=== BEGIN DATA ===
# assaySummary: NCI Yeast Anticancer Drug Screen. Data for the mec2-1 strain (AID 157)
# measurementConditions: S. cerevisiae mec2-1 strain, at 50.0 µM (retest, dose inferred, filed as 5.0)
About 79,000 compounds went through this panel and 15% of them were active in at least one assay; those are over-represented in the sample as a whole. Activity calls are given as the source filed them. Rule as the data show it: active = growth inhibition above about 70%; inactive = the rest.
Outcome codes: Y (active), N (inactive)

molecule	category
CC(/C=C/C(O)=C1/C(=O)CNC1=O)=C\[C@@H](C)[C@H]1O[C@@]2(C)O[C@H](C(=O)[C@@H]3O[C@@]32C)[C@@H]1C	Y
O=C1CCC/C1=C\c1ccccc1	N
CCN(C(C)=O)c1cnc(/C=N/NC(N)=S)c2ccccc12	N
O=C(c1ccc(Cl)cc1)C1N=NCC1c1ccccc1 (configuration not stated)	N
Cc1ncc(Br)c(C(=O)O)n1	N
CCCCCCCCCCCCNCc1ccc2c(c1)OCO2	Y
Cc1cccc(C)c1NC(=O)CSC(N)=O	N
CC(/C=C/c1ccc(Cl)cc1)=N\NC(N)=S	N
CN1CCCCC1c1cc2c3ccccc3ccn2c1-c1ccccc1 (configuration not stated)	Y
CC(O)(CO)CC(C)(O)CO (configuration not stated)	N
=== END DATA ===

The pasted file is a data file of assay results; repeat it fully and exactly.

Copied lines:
# assaySummary: NCI Yeast Anticancer Drug Screen. Data for the mec2-1 strain (AID 157)
# measurementConditions: S. cerevisiae mec2-1 strain, at 50.0 µM (retest, dose inferred, filed as 5.0)
About 79,000 compounds went through this panel and 15% of them were active in at least one assay; those are over-represented in the sample as a whole. Activity calls are given as the source filed them. Rule as the data show it: active = growth inhibition above about 70%; inactive = the rest.
Outcome codes: Y (active), N (inactive)

molecule	category
CC(/C=C/C(O)=C1/C(=O)CNC1=O)=C\[C@@H](C)[C@H]1O[C@@]2(C)O[C@H](C(=O)[C@@H]3O[C@@]32C)[C@@H]1C	Y
O=C1CCC/C1=C\c1ccccc1	N
CCN(C(C)=O)c1cnc(/C=N/NC(N)=S)c2ccccc12	N
O=C(c1ccc(Cl)cc1)C1N=NCC1c1ccccc1 (configuration not stated)	N
Cc1ncc(Br)c(C(=O)O)n1	N
CCCCCCCCCCCCNCc1ccc2c(c1)OCO2	Y
Cc1cccc(C)c1NC(=O)CSC(N)=O	N
CC(/C=C/c1ccc(Cl)cc1)=N\NC(N)=S	N
CN1CCCCC1c1cc2c3ccccc3ccn2c1-c1ccccc1 (configuration not stated)	Y
CC(O)(CO)CC(C)(O)CO (configuration not stated)	N